But late last year, Spartanburg Animal Services investigated trap-neuter-return for community cats and decided it was worth a try.  Funded by a grant, the city’s ACOs launched the program in January 2013.  They are on track to meet their goal of providing neuter and vaccination services to 750 feral cats this year.  The feline kill rate has dropped to virtually zero in 2013 thanks to TNR and the relationship with the community has bloomed into a supportive and useful one.  And Spartanburg Animal Services has been educating the masses via its Facebook page on which they document their outstanding TNR success.

In North Carolina, Lincoln Co animal advocates successfully lobbied their county commissioners for shelter reform.  Citing the will of the people to save shelter pets instead of killing them, commissioners unanimously voted this month to adopt the programs of the No Kill Equation:

“We are excited about leading the way in the state of North Carolina, through our commitment to become a no kill municipal shelter,” said Alex Patton, chairman of the county commissioners. “It is the right decision and one shared by the majority of our citizens.”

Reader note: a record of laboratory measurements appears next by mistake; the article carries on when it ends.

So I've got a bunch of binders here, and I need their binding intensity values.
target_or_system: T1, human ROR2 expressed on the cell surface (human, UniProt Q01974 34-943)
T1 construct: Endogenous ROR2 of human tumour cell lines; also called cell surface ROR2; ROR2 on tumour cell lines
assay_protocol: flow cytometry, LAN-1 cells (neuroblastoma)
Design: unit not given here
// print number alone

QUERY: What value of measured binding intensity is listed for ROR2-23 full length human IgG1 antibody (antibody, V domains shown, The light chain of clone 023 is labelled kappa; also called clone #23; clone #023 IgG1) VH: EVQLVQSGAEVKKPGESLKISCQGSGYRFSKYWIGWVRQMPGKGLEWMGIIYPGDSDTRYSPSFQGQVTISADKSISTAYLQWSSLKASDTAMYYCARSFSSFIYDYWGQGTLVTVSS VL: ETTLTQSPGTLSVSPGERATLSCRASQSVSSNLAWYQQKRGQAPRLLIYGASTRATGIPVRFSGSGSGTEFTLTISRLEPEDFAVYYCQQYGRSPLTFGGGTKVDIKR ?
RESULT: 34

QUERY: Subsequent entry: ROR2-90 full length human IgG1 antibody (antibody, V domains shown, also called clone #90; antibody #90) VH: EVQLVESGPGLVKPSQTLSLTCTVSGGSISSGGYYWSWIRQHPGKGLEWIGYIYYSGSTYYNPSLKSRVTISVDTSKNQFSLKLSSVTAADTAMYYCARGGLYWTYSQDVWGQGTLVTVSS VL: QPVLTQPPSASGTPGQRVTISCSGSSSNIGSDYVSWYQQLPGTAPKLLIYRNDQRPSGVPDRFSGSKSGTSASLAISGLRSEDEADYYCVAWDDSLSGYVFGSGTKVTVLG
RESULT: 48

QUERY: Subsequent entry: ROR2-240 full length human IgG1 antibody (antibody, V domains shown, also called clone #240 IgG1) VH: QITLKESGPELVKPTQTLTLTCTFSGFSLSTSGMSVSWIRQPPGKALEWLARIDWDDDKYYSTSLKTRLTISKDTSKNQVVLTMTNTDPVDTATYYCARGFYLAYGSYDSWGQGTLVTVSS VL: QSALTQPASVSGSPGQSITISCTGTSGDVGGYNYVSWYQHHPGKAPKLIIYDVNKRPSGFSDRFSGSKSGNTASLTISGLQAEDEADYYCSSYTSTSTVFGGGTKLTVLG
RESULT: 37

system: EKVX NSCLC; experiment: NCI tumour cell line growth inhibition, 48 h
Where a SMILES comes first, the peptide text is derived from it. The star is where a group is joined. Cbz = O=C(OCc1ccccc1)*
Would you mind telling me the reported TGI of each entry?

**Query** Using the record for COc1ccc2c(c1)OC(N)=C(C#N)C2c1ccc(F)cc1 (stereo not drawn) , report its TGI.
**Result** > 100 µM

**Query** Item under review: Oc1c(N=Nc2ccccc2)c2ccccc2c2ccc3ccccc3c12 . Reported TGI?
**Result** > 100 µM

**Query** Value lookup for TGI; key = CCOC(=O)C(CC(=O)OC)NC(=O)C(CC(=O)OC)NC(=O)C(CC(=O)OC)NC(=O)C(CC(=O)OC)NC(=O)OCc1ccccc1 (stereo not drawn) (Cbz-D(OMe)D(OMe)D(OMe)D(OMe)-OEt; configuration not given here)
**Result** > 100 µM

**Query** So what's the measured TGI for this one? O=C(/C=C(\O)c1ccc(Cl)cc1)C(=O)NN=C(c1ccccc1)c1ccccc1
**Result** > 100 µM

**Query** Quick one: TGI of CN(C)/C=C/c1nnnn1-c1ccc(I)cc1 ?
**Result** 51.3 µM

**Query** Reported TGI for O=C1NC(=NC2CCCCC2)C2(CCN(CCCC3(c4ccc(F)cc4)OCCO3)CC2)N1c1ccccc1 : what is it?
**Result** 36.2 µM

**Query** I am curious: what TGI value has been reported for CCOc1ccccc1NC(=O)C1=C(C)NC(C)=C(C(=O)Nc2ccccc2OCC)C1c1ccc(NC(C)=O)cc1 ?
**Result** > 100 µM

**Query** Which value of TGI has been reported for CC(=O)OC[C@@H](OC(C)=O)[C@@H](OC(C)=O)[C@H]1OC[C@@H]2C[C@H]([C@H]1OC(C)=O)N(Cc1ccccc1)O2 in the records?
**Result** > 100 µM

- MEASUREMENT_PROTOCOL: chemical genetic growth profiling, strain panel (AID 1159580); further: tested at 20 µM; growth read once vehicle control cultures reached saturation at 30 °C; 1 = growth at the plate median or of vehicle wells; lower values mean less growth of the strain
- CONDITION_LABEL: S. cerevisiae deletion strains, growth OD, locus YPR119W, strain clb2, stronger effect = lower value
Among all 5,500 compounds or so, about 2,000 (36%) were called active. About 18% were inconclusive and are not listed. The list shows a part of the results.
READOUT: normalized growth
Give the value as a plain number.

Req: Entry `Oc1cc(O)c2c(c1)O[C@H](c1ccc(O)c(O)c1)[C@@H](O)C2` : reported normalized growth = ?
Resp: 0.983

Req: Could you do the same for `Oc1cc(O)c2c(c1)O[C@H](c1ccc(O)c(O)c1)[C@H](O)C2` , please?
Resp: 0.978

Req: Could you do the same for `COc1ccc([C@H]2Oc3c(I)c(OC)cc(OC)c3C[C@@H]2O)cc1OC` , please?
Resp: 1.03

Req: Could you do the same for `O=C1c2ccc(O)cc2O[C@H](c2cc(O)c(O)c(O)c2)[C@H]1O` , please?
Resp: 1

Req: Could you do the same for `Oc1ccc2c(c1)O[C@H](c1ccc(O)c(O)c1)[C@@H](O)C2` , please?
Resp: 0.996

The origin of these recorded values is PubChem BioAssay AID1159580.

In Calhoun Co, AL, an advisory board was formed after concerns were raised about animal cruelty and botched killings at the pound.  The county is now slated to turn pound operations over to a non-profit group with goals for significant improvements:

 “I kept hearing from the previous board that it’s impossible to be a no-kill shelter,” [board member and attorney Tom] Wright said. “That’s not right to me, because that should be your goal. That’s what we want to work towards.”

Makes sense to me.

So even as many old-think shelter directors and politicians in the south remain mired in the killing ways of decades gone by, more and more southern communities are throwing off the yoke of archaic practices and starting to look at what makes sense:  Animals shelters should shelter animals. The public does not want animals in shelters killed.

No kill is not only possible, it’s happening in hundreds of communities all over the country.  Regressive directors and their enablers will continue to see their stranglehold on shelters eroded as more advocates take political action and the public continues to be educated about lifesaving alternatives.  And when history reflects upon those who fought to keep killing in the south and elsewhere, they will find themselves a mere Meisterburger footnote at the end of the chapter entitled “Compassion and Common Sense”.